I have been paying down my federal parent student loans during the pandemic and haven’t missed a payment. I currently owe about $100,000 for two children to attend college.
I am also retired with income coming from my pension, savings and Social Security. Should I not have been paying these loans during the pandemic and wait until Oct. 1 to pay? Should I still pay? Postpone payment? I hope there is some cancelation.
It’s tough to say whether in retrospect you should have stopped paying these loans. When federal student loans were placed in automatic forbearance — meaning payments and interest were suspended — it was March 13, 2020, which now seems like a lifetime ago. It was the beginning of a very dark chapter that had no end in sight.
You made the best decisions you could with the information you had. I’m guessing you kept making payments because you want to be rid of that debt as soon as possible, but now with talk of forgiveness, you’re kicking yourself.
I think you made the right call to keep making payments, provided that you don’t have interest-accruing debt. Over the past 14 months, your payments have gone 100% toward the principal.
But if you still regret this decision, this is one of the rare times in life where you get a do-over. You can request a refund for any federal student loan payment that’s in forbearance by contacting your loan servicer. If you don’t believe me, check out the Coronavirus and Forbearance Information page on the U.S. Department of Education’s Federal Student Aid website.
Asking for a refund could be a good option if you have other high-interest debt, like a credit card balance. You could put those loan payments toward the interest-accruing debt first and then resume paying off the student loans. But I don’t think student loan forgiveness should be a major factor in your decision-making here.
Yes, President Joe Biden has supported canceling $10,000 of federal loans per borrower. But he has yet to get on board with proposals for forgiving up to $50,000 of debt, as a handful of progressive Democrats have called for. Even the $10,000 isn’t close to reality.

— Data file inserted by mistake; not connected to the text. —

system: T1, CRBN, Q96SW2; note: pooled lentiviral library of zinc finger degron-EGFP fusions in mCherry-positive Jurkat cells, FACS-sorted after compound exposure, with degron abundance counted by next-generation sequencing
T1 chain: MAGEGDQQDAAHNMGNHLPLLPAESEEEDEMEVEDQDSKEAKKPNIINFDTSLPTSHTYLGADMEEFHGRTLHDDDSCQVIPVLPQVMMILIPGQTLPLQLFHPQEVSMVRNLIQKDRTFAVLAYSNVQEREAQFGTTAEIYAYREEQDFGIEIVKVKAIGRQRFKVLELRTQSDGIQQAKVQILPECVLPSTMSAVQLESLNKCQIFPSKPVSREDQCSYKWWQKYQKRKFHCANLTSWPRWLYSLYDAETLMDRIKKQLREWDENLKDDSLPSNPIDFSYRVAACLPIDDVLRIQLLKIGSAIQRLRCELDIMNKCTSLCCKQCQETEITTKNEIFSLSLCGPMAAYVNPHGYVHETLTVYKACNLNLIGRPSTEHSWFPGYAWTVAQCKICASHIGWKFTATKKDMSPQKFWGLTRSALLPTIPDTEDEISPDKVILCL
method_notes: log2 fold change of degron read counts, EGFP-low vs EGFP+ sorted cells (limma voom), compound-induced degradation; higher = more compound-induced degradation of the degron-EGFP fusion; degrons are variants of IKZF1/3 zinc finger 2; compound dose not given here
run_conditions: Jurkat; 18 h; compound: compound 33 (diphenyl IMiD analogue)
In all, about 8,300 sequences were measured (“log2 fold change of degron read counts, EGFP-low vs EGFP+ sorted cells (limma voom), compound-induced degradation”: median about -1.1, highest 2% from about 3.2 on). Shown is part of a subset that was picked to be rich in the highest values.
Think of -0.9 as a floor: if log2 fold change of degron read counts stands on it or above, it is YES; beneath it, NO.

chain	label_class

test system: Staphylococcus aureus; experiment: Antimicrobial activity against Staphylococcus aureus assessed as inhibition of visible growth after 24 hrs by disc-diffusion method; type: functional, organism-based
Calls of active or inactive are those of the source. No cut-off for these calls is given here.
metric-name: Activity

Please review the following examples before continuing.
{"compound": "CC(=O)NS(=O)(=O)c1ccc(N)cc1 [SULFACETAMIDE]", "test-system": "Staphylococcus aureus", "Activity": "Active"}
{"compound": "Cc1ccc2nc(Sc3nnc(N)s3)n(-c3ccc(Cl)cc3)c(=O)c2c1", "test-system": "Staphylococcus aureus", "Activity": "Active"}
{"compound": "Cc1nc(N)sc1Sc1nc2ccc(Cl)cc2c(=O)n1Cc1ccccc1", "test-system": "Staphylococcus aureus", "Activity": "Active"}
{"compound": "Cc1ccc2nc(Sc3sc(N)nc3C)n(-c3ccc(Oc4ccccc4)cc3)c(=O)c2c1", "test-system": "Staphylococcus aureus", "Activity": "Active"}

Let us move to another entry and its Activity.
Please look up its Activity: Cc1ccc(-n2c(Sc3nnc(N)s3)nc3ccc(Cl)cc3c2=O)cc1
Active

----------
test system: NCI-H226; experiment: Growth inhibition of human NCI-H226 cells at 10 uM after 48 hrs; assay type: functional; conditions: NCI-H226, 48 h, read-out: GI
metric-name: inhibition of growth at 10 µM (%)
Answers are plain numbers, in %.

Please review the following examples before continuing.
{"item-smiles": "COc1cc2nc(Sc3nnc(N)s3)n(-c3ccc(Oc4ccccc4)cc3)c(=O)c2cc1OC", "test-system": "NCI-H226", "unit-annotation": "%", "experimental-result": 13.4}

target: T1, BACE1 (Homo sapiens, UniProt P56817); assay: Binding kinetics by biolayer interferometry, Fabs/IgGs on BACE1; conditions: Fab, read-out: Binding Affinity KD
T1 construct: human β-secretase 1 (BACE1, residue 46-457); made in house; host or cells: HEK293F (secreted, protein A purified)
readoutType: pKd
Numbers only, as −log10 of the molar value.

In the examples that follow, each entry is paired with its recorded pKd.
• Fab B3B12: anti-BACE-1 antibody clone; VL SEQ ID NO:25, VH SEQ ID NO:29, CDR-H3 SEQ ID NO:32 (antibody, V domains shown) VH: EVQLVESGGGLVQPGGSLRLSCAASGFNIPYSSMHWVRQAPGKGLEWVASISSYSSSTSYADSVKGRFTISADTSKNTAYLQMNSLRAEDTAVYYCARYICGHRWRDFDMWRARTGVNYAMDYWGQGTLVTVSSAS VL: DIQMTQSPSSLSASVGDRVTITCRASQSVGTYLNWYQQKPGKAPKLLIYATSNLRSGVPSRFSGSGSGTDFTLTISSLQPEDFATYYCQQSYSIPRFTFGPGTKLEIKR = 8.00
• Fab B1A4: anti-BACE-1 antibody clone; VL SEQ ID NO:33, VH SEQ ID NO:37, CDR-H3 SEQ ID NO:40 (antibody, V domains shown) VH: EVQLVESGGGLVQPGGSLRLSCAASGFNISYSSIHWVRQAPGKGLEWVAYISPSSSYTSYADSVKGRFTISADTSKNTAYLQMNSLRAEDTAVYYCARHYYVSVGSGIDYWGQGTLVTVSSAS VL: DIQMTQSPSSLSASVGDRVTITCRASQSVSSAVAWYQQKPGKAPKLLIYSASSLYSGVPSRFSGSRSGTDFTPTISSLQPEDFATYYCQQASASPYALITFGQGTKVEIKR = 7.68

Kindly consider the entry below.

I certainly wouldn’t bank on $50,000 of forgiveness, which is essentially what you’d need to wipe your slate clean. But if you’re more optimistic than I am, the best solution is simply to stop making payments for the next five months to see how things shake out.
I wouldn’t spend that money or invest it, though. Put it in a bank account so that it’s safe. If Sept. 30 comes and goes without forgiveness in sight, then you can make those five months of payments in a lump sum before interest starts accruing again.
You don’t say whether making these loan payments is a strain on your retirement budget. If you struggle to make payments, you need to have two conversations.
The first is with your student loan servicer. Depending on your income, you may be able to lower your monthly payments through an income-contingent repayment plan. You’d need to consolidate your Federal Parent PLUS loans into a Federal Direct Consolidation loan first.
But the bigger conversation you need to have is with your kids. You took on this debt to finance their education. So if they’re in a position to help you out with payments, please ask them. If your kids are still in school, be honest with them about how much debt you have. They may not be able to give you money for payments right now, but at least you can put it on their radar that you expect them to chip in once they graduate.
Maybe a degree of student loan forgiveness will happen someday. But for now, you need to plan as if it’s never going to be a reality.
Robin Hartill is a certified financial planner and a senior writer at The Penny Hoarder. Send your tricky money questions to [email protected].